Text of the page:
Besides the two main faults there are a few other subsidiary ones to complement them. It is evident that the opening arrangement of “Prelude” borrows heavily from Final Fantasy X‘s unorthodox treatment of the theme. This does cheapen the experience as, rather than having an original take, they have created an inferior version of the groovy “Prelude”. The addition of the drum kit in some tracks has created some rather painful rhythmic casualties in the process even excluding the mess of “Opening ~ Bombing Mission”. The ethereal and ambiguous pizzicato undercurrent to “Blue Fields” gave the track a floating feel that allowed some exquisite and subtle rhythmic interplay between the melodic line and accompanying woodwind. I had never noticed this before until it was ruined by this arrangement. Giving the track a firm beat has reduced the original to a banal and tasteless form; it is undeniable that the track has atmosphere but I find the arrangement to be a poor treatment of the original. Perhaps the most surprising fault is that this album is not danceable to, whether it be due to rhythmic instability as in “Opening ~ Bombing Mission”, general weirdness like with “Liberi Fatali”, or the feeling of perplexing bemusement for “Ronfaure”. This is not an electronica album that you can have a great deal of fun with. However it doesn’t make that great a chill-out album either, being too far on the unsettling side of the electronica genre. It thus makes the album hard to appreciate and find a role for it in your life. The odd track has a bit of intellectual stimulation but that is all really. It makes the album feel unfulfilling and very easy to file away and forget about.
On the other hand, there are definitely some positive qualities to the album. There are some tracks that work very well in their new forms such as “Eternal Wind”, “J-E-N-O-V-A”, and “Maybe I’m a Lion”. The arrangement of “Eternal Wind” uses the old-school chip-tune sounds of the original beautifully to create a track that sounds ambient and yet has a decent melody and pace. Enough is done to the original to make it a decent arrangement and the track sounds unique without being peculiar. It is the shining star of how game music samples can be used well in a remix. “J-E-N-O-V-A” was a track that grew on me over several listens following an immediate revulsion. The original was a fast-paced battle theme but this arrangement slows it down and gives it the funkiest beat on the album for the melody to strut along to. The character of the track is transformed completely, which was initially a shock but once I detached myself from the original I began to enjoy it immensely. It was a revelation to say the least. Finally there is “Maybe I’m a Lion”, which like “Terra’s Theme”, is an arrangement of an arrangement rather than of the original. The stand-out part of this arrangement was the percussion; the use of the melody is poor but the drums add a much needed heavy-metal edge to the Black Mages original whose work can feel a bit lacking in rocky grit at times.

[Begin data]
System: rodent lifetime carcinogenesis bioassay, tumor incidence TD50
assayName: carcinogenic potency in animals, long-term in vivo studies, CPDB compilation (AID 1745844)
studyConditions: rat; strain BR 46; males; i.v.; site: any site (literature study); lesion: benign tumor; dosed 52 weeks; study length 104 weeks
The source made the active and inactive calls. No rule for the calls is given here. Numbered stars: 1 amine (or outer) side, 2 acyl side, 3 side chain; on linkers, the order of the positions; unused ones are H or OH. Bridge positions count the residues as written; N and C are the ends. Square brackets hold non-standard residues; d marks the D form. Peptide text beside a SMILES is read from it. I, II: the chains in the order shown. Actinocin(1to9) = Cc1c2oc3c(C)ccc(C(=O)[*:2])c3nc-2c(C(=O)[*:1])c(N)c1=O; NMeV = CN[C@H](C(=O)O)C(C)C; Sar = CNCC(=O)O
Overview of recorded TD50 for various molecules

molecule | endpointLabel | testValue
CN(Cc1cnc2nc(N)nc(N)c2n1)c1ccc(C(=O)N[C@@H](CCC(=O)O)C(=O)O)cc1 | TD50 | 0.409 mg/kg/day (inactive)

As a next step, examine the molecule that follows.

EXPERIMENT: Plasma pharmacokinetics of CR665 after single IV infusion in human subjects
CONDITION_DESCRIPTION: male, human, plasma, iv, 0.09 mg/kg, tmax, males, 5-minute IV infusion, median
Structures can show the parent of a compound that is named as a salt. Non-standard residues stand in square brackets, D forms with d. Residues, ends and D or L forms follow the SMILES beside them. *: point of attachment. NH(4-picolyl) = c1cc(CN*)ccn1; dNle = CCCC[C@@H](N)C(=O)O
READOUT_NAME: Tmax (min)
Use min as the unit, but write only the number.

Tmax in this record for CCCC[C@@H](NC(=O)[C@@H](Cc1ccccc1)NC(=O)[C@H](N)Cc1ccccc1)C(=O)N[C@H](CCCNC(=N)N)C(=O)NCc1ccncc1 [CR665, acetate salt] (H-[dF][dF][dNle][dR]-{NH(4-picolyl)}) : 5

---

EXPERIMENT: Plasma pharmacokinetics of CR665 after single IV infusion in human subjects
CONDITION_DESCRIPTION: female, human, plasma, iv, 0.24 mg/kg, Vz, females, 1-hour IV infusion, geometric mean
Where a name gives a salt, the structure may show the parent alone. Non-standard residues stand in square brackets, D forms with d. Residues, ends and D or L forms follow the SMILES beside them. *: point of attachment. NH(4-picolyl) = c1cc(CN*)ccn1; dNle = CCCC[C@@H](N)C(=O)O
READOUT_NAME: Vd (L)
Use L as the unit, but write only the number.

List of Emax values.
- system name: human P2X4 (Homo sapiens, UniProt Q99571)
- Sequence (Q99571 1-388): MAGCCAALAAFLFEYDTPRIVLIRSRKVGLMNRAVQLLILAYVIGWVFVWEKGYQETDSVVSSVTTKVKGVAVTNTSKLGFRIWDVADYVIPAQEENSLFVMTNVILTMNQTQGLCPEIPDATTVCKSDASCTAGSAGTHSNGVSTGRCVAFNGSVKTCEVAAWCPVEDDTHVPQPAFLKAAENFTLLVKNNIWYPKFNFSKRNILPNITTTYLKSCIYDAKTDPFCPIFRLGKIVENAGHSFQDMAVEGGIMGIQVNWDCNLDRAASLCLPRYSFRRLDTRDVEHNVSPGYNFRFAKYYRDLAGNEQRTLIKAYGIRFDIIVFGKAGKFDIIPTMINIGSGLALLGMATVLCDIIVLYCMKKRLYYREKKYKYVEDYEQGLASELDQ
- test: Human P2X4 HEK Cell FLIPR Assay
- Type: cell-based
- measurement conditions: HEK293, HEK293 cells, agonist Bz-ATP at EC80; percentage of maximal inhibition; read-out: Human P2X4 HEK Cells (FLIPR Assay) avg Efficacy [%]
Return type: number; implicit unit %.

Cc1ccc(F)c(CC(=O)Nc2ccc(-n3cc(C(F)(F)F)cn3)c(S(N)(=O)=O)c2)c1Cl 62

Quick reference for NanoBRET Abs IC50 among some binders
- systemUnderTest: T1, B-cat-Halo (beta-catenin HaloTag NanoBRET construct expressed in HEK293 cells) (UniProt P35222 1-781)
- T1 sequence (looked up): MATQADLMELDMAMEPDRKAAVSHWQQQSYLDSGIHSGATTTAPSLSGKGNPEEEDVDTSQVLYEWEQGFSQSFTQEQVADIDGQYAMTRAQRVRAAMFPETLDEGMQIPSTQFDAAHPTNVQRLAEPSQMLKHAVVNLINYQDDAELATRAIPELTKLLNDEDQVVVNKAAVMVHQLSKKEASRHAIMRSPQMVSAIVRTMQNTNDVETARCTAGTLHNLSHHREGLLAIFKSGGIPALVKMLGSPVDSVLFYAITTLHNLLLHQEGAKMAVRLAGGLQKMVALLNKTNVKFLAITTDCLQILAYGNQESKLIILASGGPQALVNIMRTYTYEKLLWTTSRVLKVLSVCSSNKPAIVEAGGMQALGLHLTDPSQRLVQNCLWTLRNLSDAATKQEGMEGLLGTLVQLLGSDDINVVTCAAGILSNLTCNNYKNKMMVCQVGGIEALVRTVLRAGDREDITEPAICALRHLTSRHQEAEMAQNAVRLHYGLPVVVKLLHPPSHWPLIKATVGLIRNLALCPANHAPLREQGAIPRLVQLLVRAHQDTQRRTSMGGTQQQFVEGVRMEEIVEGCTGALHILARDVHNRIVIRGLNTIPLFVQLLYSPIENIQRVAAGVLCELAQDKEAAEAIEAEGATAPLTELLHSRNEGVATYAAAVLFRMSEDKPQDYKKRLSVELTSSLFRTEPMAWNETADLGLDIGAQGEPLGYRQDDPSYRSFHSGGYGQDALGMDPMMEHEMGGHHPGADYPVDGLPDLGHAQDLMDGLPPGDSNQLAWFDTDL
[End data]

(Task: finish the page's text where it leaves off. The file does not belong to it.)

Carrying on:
I’ll briefly mention “Mambo de Chocobo” mainly because I found it possibly the oddest ending to a dark electronica album I have ever heard. I haven’t heard the original so can’t give much insight into its treatment in this arrangement, but its placing right at the end was downright strange. Concluding a remix album that had pieces as dark and intense as “Liberi Fatali” with such a light-hearted and anti-climactic arrangement as “Mambo…” is actually one of the biggest faults on the album. It gives the album the feeling of just a collection of tracks rather than a cohesive whole; it demonstrates a lack of any overall plan in making the album and makes the album a musical bathos rather than anything special.
If you are thinking of buying this album, be warned. This is not an album for a fan of Final Fantasy music unless you are an obsessive collector. If you are a person who is musically liberal enough to enjoy both Final Fantasy music and experimental electronica then you may find some solace in this album. Otherwise I’d maybe just get “Eternal Wind”, “J-E-N-O-V-A”, and “Maybe I’m a Lion” as individual tracks off iTunes. If you want to listen to some good electronica arrangements, you can get more accessible and generally better ones for free off doujin sites. Ante are accomplished electronica artists and the quality of production shows this, so it is not necessarily a bad album. However, as I have mentioned before, I doubt there is any hole in your life this will fill any time soon unless it is in a collection.
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Posted on August 1, 2012 by James Timperley. Last modified on August 1, 2012.